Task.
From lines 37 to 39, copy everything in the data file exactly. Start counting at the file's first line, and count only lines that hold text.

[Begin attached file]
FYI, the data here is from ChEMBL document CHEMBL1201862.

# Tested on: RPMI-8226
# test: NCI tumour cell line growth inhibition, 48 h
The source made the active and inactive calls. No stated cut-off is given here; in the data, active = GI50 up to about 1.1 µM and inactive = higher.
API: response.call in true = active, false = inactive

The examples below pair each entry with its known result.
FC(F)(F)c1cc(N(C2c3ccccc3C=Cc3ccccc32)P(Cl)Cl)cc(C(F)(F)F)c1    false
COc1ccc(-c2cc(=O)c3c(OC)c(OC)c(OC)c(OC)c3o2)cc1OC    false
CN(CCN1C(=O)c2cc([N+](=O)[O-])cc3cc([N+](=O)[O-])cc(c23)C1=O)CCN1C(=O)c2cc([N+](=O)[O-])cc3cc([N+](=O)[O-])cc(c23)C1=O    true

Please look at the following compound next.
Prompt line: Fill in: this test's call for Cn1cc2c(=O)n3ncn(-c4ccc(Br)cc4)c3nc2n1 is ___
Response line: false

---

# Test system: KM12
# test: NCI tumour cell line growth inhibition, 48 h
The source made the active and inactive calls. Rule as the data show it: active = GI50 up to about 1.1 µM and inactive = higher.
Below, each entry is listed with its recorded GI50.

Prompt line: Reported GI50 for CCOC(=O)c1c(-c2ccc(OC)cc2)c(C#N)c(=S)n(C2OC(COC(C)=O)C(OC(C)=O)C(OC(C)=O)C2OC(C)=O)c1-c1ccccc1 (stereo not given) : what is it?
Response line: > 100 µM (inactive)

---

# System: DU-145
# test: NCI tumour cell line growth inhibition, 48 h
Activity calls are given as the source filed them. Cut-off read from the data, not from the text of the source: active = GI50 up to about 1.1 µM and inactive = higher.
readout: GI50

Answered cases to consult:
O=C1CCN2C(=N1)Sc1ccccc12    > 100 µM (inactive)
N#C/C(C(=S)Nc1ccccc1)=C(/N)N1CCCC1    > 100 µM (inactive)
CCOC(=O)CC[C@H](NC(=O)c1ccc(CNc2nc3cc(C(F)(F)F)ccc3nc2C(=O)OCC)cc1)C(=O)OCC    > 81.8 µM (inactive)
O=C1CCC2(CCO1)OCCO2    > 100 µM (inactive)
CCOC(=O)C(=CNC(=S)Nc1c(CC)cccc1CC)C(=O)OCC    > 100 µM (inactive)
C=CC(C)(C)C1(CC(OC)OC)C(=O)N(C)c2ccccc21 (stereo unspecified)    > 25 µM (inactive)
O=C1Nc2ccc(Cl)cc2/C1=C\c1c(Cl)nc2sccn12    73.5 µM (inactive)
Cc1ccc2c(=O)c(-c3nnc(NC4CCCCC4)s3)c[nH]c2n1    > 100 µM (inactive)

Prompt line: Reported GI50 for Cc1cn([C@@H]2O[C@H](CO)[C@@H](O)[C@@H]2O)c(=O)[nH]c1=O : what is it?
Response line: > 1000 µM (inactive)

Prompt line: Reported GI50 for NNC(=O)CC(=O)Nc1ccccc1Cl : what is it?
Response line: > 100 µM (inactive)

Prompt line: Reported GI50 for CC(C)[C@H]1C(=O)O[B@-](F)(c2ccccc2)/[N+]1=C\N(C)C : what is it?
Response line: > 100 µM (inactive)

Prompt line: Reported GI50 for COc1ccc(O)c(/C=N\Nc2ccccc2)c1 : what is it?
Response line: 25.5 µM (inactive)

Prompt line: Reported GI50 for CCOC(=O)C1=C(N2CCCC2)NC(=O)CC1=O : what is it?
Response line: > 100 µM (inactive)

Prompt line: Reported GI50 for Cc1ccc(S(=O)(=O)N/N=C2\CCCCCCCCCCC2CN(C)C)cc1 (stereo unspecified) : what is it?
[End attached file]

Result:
Response line: > 100 µM (inactive)

Prompt line: Reported GI50 for CC(C)[C@H]1C(=O)O[B@-](F)(c2ccccc2)/[N+]1=C\N(C)C : what is it?
Response line: > 100 µM (inactive)